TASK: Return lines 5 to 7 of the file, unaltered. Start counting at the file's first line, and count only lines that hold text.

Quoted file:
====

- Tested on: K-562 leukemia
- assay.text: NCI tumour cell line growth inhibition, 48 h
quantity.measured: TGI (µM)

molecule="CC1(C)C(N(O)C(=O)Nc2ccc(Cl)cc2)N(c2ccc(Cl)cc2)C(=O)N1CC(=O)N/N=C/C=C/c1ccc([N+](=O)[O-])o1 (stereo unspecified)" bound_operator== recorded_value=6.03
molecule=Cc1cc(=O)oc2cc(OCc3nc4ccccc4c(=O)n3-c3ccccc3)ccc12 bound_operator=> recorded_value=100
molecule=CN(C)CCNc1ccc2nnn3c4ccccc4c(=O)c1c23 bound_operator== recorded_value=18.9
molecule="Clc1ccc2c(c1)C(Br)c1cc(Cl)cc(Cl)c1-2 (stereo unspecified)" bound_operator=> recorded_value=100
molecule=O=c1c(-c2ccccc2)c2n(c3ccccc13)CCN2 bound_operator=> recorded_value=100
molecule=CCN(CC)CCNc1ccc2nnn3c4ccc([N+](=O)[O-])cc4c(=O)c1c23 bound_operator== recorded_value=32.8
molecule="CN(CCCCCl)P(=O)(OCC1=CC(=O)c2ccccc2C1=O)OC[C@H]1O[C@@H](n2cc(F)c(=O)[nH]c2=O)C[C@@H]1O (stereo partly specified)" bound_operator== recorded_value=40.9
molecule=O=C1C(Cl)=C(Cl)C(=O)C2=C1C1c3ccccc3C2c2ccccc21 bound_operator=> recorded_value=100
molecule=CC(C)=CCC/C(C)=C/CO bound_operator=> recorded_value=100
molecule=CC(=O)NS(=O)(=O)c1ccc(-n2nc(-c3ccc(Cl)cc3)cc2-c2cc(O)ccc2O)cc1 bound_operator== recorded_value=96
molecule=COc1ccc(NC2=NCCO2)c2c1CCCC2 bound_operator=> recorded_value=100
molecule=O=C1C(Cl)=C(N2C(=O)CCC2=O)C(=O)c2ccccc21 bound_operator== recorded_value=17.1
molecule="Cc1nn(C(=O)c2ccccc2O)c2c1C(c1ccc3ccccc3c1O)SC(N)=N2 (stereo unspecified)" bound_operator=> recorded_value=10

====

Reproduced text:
molecule=Cc1cc(=O)oc2cc(OCc3nc4ccccc4c(=O)n3-c3ccccc3)ccc12 bound_operator=> recorded_value=100
molecule=CN(C)CCNc1ccc2nnn3c4ccccc4c(=O)c1c23 bound_operator== recorded_value=18.9
molecule="Clc1ccc2c(c1)C(Br)c1cc(Cl)cc(Cl)c1-2 (stereo unspecified)" bound_operator=> recorded_value=100